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The writer aims for everything in the series to be classic, from characters to relationships

10:00 AM, Jan 14, 2013   |    comments
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However, the writer aims to have everything else about the relaunched Marvel Comics series be classic, from characters and themes to villains and relationships.

"I'm definitely an X-Men fan, but I'm not deep into the world," says Wood, who's pairing with artist Olivier Coipel. "I'm not a writer who's been writing it forever, so my natural instinct is to go basic and simple and to its core.

"Marvel takes a look at its spectrum of X-Men books and fills needs. This is the book that is like a traditional X-Men book."

Debuting in April, Wood's series is the third relaunched X-Men-centric title in the Marvel NOW! initiative, joining Brian Michael Bendis' All-New X-Men and Uncanny X-Men (which premieres next month). And Wood had been on the X-Men series last year along with Ultimate Comics: X-Men.

He's just glad to be talking about the new series now: "It's like any second, I'm going to get a call and they're going to be like, 'Oh, no, we're giving it to Bendis,' " Wood says, laughing.

Since their first appearance 50 years ago, the X-Men have had a history of strong female characters, even before it was cool. Wood has had many of them in his books, too, going back to Generation X in 2000 – his first paid gig in comics – and his recent X-Men.

However, with this new X-Men he gets all the A-list X-women: The book's main star is Jubilee, but it also includes Storm, Rogue, Kitty Pryde, Rachel Grey and Psylocke.

"I feel like as far as the X-Men go, the women are the X-Men," Wood explains. "Cyclops and Wolverine are big names, but taken as a whole, the women kind of rule the franchise.

"If you look at the entire world as a whole, it's the females that really dominate and are the most interesting and cool to look at. When you have a great artist drawing them, they look so amazing and always have."

The drama is starting right away in X-Men, beginning with Jubilee bringing home an orphaned baby who might be key to mankind's survival. Meanwhile, someone else shows up – namely Sublime, a villainous bacteria from Grant Morrison's New X-Men run that can take over human beings but is currently faced with a threat of his own coming from outer space.

"He's forced to go to the X-Men for help," Wood says. "He's like the enemy-of-my-enemy-is-my-friend situation."

Things only get more interesting from there, with Sentinels, a potential alien invasion and an ancient war between siblings.

Having such a deep roster is "an honor in a way," Wood says, but it has been overwhelming for him at first juggling all of them and making sure they all have a clear logic and reason to be there. However, X-Men editor Jeanine Schaefer has been essential in reminding him what's important about each one. "I've never met a bigger X-men fan than her. She's hyperactive about this stuff."

While Emma Frost isn't around – "I did ask her for her, though, but she's busy," Wood says of Cyclops' love interest over in Uncanny – Wood's liked putting Jubilee in a starring role, although he's keeping many aspects of her story secret thus far, and continuing a popular take on Storm.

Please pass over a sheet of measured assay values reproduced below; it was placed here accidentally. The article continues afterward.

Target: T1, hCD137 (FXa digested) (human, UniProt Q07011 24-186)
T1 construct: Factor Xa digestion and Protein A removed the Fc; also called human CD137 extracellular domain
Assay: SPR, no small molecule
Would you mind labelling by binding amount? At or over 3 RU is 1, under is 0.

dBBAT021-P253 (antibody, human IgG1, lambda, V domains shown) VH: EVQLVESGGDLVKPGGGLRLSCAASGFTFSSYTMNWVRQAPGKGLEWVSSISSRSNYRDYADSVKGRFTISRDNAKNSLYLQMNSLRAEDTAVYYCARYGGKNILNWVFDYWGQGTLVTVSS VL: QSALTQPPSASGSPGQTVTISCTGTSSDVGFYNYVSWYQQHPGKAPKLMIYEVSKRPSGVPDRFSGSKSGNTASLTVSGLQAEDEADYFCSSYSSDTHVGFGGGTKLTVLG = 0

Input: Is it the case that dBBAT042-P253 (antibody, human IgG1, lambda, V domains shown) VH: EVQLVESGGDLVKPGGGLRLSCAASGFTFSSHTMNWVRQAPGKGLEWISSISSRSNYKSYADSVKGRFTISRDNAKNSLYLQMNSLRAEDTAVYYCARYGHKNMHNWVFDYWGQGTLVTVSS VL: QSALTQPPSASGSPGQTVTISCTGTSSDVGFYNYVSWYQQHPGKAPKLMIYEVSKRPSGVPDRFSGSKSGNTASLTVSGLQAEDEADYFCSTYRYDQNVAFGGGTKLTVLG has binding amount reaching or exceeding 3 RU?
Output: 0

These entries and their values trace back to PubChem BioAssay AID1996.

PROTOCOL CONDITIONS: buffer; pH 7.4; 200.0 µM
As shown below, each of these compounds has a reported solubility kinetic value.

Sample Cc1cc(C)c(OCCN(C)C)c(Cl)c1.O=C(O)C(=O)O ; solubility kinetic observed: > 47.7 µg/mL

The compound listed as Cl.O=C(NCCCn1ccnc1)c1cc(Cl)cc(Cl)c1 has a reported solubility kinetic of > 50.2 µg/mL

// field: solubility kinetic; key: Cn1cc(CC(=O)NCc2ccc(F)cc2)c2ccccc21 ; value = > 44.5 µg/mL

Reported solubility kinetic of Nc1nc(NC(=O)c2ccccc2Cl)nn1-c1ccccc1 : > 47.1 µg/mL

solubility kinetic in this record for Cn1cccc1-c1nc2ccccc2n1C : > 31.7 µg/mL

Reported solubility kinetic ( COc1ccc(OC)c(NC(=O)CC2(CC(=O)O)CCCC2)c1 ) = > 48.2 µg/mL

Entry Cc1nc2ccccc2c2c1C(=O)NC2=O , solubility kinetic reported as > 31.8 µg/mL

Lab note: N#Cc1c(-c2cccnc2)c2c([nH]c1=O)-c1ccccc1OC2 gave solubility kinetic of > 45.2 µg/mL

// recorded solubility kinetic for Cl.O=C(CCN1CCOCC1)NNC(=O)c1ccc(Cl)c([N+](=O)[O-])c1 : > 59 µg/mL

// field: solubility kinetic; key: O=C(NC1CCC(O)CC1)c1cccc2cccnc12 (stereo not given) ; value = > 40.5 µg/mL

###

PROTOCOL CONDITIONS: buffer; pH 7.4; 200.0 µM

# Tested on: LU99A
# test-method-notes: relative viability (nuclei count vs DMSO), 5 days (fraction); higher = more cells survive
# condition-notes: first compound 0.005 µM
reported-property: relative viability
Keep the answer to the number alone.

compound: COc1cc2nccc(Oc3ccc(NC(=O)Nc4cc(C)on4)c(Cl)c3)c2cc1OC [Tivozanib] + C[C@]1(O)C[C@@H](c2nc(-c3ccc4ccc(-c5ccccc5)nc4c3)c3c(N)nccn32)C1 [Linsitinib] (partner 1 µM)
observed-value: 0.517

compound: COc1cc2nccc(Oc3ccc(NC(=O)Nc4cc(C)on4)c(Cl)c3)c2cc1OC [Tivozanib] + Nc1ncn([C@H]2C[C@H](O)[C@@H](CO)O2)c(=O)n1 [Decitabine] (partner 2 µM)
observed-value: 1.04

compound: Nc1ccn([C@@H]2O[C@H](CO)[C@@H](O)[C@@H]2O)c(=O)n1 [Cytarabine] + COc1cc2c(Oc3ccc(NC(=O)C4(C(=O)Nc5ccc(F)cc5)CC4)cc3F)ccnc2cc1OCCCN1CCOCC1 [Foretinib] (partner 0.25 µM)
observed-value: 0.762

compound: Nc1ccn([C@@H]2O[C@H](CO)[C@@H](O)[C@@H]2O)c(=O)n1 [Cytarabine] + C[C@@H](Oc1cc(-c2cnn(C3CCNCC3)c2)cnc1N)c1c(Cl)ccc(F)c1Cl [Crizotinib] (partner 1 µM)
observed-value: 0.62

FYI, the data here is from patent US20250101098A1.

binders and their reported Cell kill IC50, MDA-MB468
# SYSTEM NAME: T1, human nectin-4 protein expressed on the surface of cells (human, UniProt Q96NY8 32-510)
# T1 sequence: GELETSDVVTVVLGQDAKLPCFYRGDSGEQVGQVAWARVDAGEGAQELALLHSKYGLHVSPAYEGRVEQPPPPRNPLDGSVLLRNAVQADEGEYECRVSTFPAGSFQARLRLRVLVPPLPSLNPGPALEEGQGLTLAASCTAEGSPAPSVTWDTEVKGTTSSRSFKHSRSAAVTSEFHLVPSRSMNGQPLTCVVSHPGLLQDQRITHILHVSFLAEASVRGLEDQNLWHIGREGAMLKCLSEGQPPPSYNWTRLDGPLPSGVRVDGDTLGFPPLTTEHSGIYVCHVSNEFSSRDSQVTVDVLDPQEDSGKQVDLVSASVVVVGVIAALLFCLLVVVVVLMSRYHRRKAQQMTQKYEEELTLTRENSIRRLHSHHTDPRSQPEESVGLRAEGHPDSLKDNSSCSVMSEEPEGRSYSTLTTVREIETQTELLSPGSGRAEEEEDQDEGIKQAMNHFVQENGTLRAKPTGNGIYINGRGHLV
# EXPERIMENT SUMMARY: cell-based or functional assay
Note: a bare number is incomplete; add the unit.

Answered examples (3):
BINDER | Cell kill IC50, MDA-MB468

Other characters have been trickier, though, like Rachel Grey. "She's not as distinctive as others are. There's different learning curves for each one, but I want to get them all down," Wood says.

"I don't want to make it the 'Jubilee and friends book.' They're all A-list characters – I've got to make them all shine."

Wood's taking two past X-Men runs as inspiration for his book, starting with Chris Claremont's stint as Uncanny X-Men writer in the 1970s and '80s and his focus on character.

"I didn't read it at the time - I've gone back and read it in collected form – but I can really appreciate how riveting that must have been reading it monthly. You're just dying to know what happens each issue to these characters," Wood says.

"It was how they related to each other and the stuff they went through personally."

But he's also using the first handful of Morrison's New X-Men issues from 2001 as a "personal template for how you do what I'm doing now," the writer says. "It had everything: It had that classic cast doing the classic stuff – very recognizable and big action.

"If I can make the reader feel the way I felt about that, where you're just like, 'Ah, this is just right, this is the X-Men,' that's the kind of vibe I'm going for."

Wood, who also writes Conan, Star Wars and The Massive for Dark Horse Comics, says Marvel has made no secret of the fact that that want really compelling human moments from him – a trademark of his comics career.

"I really love getting into people's flaws as well as their attributes. I'm not afraid to show flaws in their characters, which I feel is unusual a lot in superhero books," Wood says.

"That's all I'm interested in writing at Marvel. Every so often I get asked, 'Is there anything else you want to do?' And I'm like, 'I don't know.' The X-Men are right up my alley – what I'm most comfortable with."

Wood also promises to bring a lot of relationships, love and sex into the book, "in the classic X-men way – the way it used to be."

He wants to challenge the double standards that have been in superhero books for years, were Wolverine can sleep with anybody but if a female character does it twice, she's promiscuous, which Wood sees constantly online.

"To everybody's credit, these people are often shot down immediately for being sexist and unfair, but that is a very common thing," Wood says.

"We're just going to do it. We're not going to worry about that. If Kitty or Rogue has basic human bodily urges, tough luck (to those opposed). To me, that's as much of the X-Men as anything else."

(Copyright © 2013 USA TODAY)

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